Youth World Climbing Championships in Moscow
Champions decided for Youth A and Juniors bouldering, Youth B, Youth A and Juniors speed in Moscow, Russia
The Youth World Climbing Championship in Moscow, Russia, is in full swing, and winners have already been determined for Youth A (ages 16-17) and Juniors (18-19) bouldering, as well as Juniors, Youth A and Youth B (14-15) speed. The Italian Laura Rogora took the Youth A bouldering crown for the girls, while French climber Sam Avezou was crowned champion of Youth A bouldering for the boys. Junior boys champion for bouldering was Meichi Narasaki of Japan, and for the girls, Hannah Slaney of Great Britain. Gian Luca Zodda and Ekaterina Barashchuk, from Italy and Russia, respectively, have been awarded the title of Junior Speed World Champions. Almaz Nagaev of Russia and Haram Jeon of Korea were crowned Youth A and B boys speed champions, and Natalia Kalucka of Poland and Jimin Jeong of Korea were crowned champions for the Youth A and B girls.
Rogora went into Youth A bouldering finals alongside two Japanese, Futaba Ito and Saki Kikuchi, as well as Lucka Rakovec of Slovenia, Frederike Fell of Germany, and the American Brooke Raboutou. F1 saw Rogora come out strong with a flash, while Kikuchi and Rokovec each managed a top after four tries. F2 and F3 battered all competitors back, and thus it all came down to F4. Here Rogora made another stunning flash, making her the only finalist to top two problems and clinching her the top of the podium. Ito’s last minute top after her fifth try, which along with her zone points on every problem, gave her a place on the podium in third. Rakovec’s zone, along with her top of F1, placed her in second.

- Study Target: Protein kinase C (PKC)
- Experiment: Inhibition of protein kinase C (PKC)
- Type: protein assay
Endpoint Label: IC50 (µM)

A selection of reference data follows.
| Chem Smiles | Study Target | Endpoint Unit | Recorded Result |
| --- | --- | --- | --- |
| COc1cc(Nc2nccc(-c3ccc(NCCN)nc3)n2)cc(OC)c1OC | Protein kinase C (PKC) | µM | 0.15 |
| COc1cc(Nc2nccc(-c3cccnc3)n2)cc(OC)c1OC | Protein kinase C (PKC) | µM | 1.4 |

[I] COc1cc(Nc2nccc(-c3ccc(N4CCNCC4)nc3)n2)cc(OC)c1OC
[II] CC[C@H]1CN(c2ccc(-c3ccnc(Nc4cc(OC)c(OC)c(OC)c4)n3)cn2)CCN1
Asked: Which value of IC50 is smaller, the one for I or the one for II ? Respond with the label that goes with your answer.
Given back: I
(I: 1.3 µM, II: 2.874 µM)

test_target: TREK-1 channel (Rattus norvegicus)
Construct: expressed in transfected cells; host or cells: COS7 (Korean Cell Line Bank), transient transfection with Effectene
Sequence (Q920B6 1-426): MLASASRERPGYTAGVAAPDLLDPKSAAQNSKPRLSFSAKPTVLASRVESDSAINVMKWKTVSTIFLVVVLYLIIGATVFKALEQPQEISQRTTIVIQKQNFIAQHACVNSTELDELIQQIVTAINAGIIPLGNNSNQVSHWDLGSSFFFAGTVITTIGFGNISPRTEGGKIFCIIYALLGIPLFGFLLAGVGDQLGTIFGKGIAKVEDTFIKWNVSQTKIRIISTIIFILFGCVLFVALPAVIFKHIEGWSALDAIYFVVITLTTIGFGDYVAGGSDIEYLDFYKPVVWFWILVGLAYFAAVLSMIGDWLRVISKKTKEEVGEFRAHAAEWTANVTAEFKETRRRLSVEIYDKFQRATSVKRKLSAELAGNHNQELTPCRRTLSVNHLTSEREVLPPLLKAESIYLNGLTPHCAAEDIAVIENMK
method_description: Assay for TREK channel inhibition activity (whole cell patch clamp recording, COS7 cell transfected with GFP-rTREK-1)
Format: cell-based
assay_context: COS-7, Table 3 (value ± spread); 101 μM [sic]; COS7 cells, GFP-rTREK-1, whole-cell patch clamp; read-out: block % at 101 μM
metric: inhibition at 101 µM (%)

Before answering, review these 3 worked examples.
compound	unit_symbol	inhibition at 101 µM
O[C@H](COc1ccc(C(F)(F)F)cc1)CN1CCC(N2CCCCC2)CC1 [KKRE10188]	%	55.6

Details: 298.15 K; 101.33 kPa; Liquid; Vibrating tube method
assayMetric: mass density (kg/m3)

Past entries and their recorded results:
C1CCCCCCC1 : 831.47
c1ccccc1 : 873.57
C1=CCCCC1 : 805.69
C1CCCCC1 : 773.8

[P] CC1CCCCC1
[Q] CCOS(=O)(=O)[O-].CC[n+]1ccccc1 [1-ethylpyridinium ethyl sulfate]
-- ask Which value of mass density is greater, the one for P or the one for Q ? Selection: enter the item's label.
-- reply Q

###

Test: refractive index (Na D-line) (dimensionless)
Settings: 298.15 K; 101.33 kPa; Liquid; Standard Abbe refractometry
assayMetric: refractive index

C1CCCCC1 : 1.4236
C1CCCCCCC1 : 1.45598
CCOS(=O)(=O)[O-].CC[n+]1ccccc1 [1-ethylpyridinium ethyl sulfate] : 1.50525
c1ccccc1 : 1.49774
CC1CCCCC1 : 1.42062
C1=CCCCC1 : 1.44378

The boys finals for Youth A was much more closely contested, with five out of the six finalists, Avezou and Nathan Martin of France, Eneko Carretero Cruz and Alberto Gines Lopez of Spain and Zach Richardson of Canada, all flashing the first problem. M2 saw Avezou and Carretero Cruz blasting up the slab through a crimpy crux for a flash. Martin and Konishi Katsura of Japan also managed tops. On M3 Avezou and Carretero stayed on top with another flash each. The final problem saw both leaders fall initially, but when both managed a top in two attempts, the championship went to Avezou on countback to semis. Martin slotted in for third with flashes on M1, M2 and M4 (M2 took the Frenchman two tries for zone, then top).
Juniors bouldering finals for the boys saw Meichi Narasaki of Japan duke it out with the German Yannick Flohe, taking the championship with a stunning blitz of the final problem, despite a 10-try effort for zone and top on M2. Slaney narrowly won the girls Juniors bouldering, edging out the Slovenians Urska Repusic and Vita Lukan with two flashes and three tops.
In girsl Juniors speed, Barashchuk battled her Russian teammate Elizaveta Ivanova, narrowly winning 8.12 to 8.16. Zoda edged out Noah Bratschi by a larger margin, 7.69 to 9.29, winning for the males. Youth A boys speed saw Nagaev take a second speed win for Russia, after a fall by the American Jordan Fishman and a finishing time of 6.66. Kalucka barely stopped the Russians from taking a third championship, with a time of 8.38 to the 8.44 of Kamilla Kushaeva. In Youth B, Italy and Korea faced off in both the girls and boys finals, with Korea winning on both accounts. Jeon took down Andrea Zappini, and Jeong took down Anna Calanca. -Owen Clarke
For full results, visit the IFSC’s website.
All photos of the Youth World Championships are provided by photographer Eddie Fowke. To support Fowke and ensure he can continue to provide coverage of these events please consider donating to his GoFundMe campaign here.
A unique project is linking in-situ measurements with natural hazards research. For the past ten years, a network of wireless sensors on the Matterhorn’s Hörnli ridge has been constantly streaming measurement data on the condition of steep rock faces, permafrost and prevailing climate.read more
With all the info you need to apply: deadlines, websites with eligibility requirements and more.read more